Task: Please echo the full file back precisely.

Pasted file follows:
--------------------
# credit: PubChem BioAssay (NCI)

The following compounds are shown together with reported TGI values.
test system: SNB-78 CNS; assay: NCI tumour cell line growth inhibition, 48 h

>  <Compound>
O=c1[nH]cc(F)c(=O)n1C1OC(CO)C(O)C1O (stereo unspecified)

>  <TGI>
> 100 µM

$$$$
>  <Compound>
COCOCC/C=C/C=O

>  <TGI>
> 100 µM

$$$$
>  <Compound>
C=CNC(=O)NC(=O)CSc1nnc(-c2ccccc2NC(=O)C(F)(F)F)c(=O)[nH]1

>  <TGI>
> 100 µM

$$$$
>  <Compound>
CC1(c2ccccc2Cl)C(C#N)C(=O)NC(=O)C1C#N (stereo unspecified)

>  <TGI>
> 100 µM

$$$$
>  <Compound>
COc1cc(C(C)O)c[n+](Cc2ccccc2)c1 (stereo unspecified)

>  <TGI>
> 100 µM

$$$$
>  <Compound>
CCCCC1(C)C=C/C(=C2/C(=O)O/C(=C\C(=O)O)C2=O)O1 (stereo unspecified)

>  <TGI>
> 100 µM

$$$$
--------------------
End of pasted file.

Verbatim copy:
# credit: PubChem BioAssay (NCI)

The following compounds are shown together with reported TGI values.
test system: SNB-78 CNS; assay: NCI tumour cell line growth inhibition, 48 h

>  <Compound>
O=c1[nH]cc(F)c(=O)n1C1OC(CO)C(O)C1O (stereo unspecified)

>  <TGI>
> 100 µM

$$$$
>  <Compound>
COCOCC/C=C/C=O

>  <TGI>
> 100 µM

$$$$
>  <Compound>
C=CNC(=O)NC(=O)CSc1nnc(-c2ccccc2NC(=O)C(F)(F)F)c(=O)[nH]1

>  <TGI>
> 100 µM

$$$$
>  <Compound>
CC1(c2ccccc2Cl)C(C#N)C(=O)NC(=O)C1C#N (stereo unspecified)

>  <TGI>
> 100 µM

$$$$
>  <Compound>
COc1cc(C(C)O)c[n+](Cc2ccccc2)c1 (stereo unspecified)

>  <TGI>
> 100 µM

$$$$
>  <Compound>
CCCCC1(C)C=C/C(=C2/C(=O)O/C(=C\C(=O)O)C2=O)O1 (stereo unspecified)

>  <TGI>
> 100 µM

$$$$